Help thread for DST Root CA X3 expiration (September 2021)

@Osiris thanks a lot for clarifying, I'm using auto-ssl/lua-resty-auto-ssl with resty to generate certificate for few hundred websites and I think it uses dehydrated under the hood which supports preferred-chain option. However it's a big hassle to generate few hundred certificates. Also what's interesting when I check the chain on my machine I get short version but for the same certificate the clients who have issues get longer chain, that's why I'm not sure if regenerating will solve it at all?

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If you're "checking the chain" using a browser, then note that this is not a good way to check which chain your server is sending. It only shows one of the possible chains a browser can make. And browsers often can make a few different chains. It's better to use openssl s_client -connect $hostname:443 -servername $hostname or online checkers such as https://www.sslshopper.com/ssl-checker.html .

Also note that if you choose to use the short chain and the actual issue your clients have is a lack of ISRG Root X1 in their certificate root store, the short chain won't fix anything.

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Thanks @Osiris the issue with client is that her browser shows ISRG Root X1 -> DST Root CA X3 and the last one being expired. Would this mean then I can then regenerate with short chain this one and then it will be just fine ? What I'm afraid of is that in her browser ISRG Root X1 might still point to expired one.

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I think the thing you should be afraid of is that with the short chain your client would get an "issuer unknown" error. It looks like your client doesn't have ISRG Root X1 in the root store. I've seen more issues with Windows 7 not updating the root certificate store. Take a look around on the Community. I'm not a Windows 7 user, so I have no clue about it, but it did came up a few times.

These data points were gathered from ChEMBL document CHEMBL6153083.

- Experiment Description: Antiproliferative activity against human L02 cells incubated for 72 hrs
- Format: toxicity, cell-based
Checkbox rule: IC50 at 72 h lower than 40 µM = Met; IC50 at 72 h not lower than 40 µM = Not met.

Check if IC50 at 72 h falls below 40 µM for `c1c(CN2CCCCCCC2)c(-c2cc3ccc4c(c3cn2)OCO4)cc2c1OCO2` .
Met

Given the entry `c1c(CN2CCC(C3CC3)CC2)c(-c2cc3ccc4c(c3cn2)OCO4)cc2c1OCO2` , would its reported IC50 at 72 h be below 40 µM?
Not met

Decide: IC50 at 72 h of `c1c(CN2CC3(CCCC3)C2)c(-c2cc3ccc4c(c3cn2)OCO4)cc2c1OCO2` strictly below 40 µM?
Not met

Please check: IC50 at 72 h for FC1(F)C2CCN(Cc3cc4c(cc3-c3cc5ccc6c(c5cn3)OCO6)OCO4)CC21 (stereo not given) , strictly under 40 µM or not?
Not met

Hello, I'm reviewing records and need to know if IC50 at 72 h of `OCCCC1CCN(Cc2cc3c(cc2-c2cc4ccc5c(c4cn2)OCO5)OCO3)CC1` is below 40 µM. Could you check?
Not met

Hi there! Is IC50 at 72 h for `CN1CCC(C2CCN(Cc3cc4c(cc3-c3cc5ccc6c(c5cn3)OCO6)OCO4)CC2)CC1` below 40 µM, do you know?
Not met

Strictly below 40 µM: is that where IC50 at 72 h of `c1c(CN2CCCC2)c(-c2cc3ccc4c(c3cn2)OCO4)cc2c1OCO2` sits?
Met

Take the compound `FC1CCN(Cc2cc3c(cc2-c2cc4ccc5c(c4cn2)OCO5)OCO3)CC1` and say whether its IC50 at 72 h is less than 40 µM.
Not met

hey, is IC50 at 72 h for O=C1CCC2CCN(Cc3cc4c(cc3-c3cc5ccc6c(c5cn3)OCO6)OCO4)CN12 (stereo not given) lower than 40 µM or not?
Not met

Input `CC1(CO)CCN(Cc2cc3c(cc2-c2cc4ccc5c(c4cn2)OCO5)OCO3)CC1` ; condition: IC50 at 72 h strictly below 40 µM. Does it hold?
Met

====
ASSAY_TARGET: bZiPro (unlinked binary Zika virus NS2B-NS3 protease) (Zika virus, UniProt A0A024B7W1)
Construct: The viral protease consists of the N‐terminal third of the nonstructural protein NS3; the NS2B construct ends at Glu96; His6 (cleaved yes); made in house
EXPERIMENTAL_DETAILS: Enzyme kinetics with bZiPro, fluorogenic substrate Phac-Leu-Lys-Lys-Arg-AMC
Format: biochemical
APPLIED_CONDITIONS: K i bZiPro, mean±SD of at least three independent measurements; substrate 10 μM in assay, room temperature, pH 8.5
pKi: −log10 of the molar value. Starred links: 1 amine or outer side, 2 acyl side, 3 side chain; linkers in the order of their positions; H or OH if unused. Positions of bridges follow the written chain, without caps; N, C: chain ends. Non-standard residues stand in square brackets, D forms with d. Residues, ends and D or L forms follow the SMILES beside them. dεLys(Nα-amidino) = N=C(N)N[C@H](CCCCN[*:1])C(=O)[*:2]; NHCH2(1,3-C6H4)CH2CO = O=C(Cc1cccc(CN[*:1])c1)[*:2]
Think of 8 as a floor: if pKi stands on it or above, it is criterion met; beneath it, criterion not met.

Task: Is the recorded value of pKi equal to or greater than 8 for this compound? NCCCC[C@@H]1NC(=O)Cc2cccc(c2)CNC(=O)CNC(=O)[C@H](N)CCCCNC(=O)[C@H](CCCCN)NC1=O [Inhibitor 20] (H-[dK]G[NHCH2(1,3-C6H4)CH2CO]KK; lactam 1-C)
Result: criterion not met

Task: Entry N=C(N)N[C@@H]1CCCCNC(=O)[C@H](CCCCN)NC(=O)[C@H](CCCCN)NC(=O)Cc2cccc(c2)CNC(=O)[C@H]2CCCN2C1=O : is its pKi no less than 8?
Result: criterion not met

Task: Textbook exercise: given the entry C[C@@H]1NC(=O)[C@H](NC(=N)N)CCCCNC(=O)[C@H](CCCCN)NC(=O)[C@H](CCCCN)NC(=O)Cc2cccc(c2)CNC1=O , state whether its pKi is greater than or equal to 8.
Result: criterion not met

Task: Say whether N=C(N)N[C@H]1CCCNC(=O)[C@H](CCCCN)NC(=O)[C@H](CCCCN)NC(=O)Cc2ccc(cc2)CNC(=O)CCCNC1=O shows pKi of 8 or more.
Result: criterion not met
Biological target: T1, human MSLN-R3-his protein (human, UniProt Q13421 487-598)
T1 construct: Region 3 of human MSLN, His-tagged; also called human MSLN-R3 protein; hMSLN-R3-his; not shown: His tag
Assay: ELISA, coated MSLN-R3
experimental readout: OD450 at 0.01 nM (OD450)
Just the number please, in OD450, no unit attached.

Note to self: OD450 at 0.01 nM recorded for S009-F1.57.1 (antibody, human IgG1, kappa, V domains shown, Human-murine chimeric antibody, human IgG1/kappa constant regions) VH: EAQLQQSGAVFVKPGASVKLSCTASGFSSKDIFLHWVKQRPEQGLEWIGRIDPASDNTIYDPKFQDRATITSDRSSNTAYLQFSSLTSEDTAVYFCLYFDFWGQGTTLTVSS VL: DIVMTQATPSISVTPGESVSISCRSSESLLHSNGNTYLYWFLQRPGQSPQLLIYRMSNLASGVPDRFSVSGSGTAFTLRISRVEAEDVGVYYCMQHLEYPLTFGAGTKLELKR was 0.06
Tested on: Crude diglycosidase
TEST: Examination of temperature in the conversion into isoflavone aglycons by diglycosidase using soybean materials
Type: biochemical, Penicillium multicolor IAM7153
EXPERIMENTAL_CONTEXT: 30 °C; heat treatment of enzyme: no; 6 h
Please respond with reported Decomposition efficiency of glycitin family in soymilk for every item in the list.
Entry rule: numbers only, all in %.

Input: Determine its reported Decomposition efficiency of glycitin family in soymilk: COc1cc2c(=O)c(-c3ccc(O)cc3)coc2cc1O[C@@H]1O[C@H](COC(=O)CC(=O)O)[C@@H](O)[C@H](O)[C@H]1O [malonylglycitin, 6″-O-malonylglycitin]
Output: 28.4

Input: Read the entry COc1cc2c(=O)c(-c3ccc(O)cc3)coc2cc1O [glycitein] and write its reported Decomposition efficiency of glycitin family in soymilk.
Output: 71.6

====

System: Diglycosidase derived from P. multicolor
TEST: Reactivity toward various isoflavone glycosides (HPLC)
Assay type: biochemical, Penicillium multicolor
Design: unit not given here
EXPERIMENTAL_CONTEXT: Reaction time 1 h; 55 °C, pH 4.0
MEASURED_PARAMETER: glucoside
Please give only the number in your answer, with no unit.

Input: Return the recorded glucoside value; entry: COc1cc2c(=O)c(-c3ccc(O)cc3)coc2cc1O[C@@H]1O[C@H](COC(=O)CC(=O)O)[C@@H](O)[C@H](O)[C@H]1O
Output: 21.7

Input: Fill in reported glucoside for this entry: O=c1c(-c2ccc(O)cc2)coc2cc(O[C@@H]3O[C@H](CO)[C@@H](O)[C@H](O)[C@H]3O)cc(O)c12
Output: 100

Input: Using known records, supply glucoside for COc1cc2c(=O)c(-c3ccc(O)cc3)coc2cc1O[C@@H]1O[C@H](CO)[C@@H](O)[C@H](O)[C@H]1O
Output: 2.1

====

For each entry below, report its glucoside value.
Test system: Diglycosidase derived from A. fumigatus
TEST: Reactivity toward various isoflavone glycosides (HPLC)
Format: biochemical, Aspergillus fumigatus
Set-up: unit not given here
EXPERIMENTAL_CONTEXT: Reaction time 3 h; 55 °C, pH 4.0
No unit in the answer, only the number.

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So the safest path is to ask them to update their OS ?

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I think their Windows 7 is missing the ISRG Root X1 indeed due to missing updates. See for example the following post from a different thread with a possible solution: Windows 7 Chrome - NET::ERR_CERT_DATE_INVALID - #48 by i4004

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Greetings LE community,

We have recently changed our certificates to use --preferred-chain "ISRG Root X1 as we did not have control over clients connecting to our services. This worked perfectly. However, I was wondering what the difference in compatibility between the short-chain vs the default longer chain is.

Is it expected we migrate to the longer default chain eventually or is the shorter chain also long-lived supported?

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Hi there Sander, welcome!

The longer chain is purely there for compatibility for Android older than 7.1.1.

The short chain is in principle the "correct" chain, but lacks older Android compatibility, so LE chose to use the longer chain by default.

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Both trust paths hinge on the same cert ("ISRG Root X1") - which only has one expiration date.